Wednesday, 6 May 2015

1,000 robots to man 'zero-labour factory' in China

The Straits Times, 5 May 2015

BEIJING - A manufacturing hub in southern China's Guangdong province has begun the city of Dongguan's first "zero-labour factory".

The Dongguan-based private company called Everwin Precision Technology is planning to put 1,000 robots into use in its first phase of the project, reported China National Radio.

It said the company already has 100 robots at work, under a local government "robot assembling line" strategy.

The Guangdong authorities said in March that they would invest 943 billion yuan (S$202 billion) to replace humans with robots within three years.

The local government wants robots in 1,950 companies across the province and plans to build two advanced industrial bases for robot production by the end of 2017.

"The 'zero-labour factory' does not mean we will not employ any humans, but what it means is that we will scale down the size of workers by up to 90 per cent," said Mr Chen Qixing, Everwin Precision Technology's chairman.

Mr Chen predicted that instead of the current 2,000 workers, the company will require only 200 to operate software systems and backstage management.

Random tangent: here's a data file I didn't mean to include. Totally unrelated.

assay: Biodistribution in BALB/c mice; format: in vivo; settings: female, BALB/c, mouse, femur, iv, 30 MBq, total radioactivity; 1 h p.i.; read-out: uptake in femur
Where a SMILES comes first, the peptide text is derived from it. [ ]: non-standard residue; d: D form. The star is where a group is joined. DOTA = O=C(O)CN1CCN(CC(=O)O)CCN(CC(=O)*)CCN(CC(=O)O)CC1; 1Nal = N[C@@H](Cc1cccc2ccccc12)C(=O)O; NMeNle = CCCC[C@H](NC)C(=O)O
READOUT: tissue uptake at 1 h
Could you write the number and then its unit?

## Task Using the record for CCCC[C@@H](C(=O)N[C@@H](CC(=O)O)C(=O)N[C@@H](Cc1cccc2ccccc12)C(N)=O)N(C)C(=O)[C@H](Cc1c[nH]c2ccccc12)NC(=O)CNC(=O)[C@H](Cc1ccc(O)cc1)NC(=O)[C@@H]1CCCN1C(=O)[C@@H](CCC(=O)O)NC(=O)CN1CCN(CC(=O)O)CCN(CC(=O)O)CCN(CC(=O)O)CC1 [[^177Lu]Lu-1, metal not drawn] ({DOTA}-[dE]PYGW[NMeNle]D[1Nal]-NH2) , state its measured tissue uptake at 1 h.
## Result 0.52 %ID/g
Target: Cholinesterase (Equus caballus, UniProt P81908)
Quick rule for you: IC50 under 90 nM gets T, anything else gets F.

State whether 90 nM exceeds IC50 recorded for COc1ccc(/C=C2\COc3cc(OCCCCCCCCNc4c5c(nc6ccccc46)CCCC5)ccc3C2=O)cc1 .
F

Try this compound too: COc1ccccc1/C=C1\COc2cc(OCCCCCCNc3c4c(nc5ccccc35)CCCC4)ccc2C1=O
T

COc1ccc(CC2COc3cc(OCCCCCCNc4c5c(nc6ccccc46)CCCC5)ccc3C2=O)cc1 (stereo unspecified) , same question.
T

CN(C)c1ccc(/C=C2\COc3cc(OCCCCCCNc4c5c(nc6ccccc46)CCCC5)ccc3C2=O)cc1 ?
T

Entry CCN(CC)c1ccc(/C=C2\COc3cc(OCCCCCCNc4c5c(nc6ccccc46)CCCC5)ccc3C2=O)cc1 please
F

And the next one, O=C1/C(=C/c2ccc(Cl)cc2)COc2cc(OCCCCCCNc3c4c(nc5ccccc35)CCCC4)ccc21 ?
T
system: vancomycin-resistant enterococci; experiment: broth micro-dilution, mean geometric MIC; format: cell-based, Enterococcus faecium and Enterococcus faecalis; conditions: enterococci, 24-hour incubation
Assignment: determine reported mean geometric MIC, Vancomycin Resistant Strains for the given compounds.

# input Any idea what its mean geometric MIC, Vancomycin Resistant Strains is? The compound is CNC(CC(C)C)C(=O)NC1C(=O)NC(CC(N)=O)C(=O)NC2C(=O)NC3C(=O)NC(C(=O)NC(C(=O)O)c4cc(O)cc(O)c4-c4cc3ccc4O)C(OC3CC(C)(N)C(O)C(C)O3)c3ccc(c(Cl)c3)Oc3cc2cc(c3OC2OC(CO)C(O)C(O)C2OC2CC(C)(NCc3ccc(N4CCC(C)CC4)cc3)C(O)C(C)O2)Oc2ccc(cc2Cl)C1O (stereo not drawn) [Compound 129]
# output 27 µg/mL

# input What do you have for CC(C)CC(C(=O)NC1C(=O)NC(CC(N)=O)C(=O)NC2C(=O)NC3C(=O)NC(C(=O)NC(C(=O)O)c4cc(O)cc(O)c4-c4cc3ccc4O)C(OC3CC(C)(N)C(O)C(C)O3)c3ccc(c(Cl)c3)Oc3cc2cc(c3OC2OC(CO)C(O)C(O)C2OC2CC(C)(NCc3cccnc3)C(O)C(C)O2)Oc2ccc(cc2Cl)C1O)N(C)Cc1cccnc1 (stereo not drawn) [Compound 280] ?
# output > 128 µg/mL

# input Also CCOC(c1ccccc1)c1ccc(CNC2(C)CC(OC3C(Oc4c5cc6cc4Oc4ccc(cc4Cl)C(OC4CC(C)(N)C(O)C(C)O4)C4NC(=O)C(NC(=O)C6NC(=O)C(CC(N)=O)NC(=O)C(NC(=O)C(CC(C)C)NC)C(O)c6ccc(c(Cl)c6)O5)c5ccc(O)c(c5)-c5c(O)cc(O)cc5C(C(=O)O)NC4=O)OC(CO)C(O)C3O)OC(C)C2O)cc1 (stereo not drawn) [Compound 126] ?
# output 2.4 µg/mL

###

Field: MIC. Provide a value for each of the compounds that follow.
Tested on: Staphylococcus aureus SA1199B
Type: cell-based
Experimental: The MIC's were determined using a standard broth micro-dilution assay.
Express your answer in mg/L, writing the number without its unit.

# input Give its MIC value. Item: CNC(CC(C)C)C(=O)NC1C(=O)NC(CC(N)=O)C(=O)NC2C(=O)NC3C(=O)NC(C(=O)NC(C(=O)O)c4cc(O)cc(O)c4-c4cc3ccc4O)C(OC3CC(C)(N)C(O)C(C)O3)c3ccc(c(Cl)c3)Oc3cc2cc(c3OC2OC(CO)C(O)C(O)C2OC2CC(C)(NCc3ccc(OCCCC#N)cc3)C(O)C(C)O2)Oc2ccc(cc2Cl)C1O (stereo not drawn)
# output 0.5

Labour shortages have increased calls to use smart robots in cities around the Pearl River Delta.

Manufacturers in the Pearl River Delta are short of an estimated 600,000 to 800,000 workers, according to data released in February.

Tens of thousands of migrant workers went back home for Spring Festival family get-togethers, but some reportedly remained in their inland hometowns because of the lower living costs there than in coastal cities.

China also faces an increasing number of ageing migrant workers.

The number of migrant workers continued to grow last year, but the rate of increase has fallen consecutively for four years.

"In the future, the percentage of migrant workers under 40 will further decrease, and this is a warning for China's labour-intensive manufacturing industry," said senior researcher Li Zuojun of the Development Research Centre of the State Council, according to the Economic Daily.


Two robots that make Japanese ramen in a Shanghai restaurant have attracted many curious diners, although a bowl of noodles there is much expensive.
Posted by China Xinhua News on Saturday, December 26, 2015


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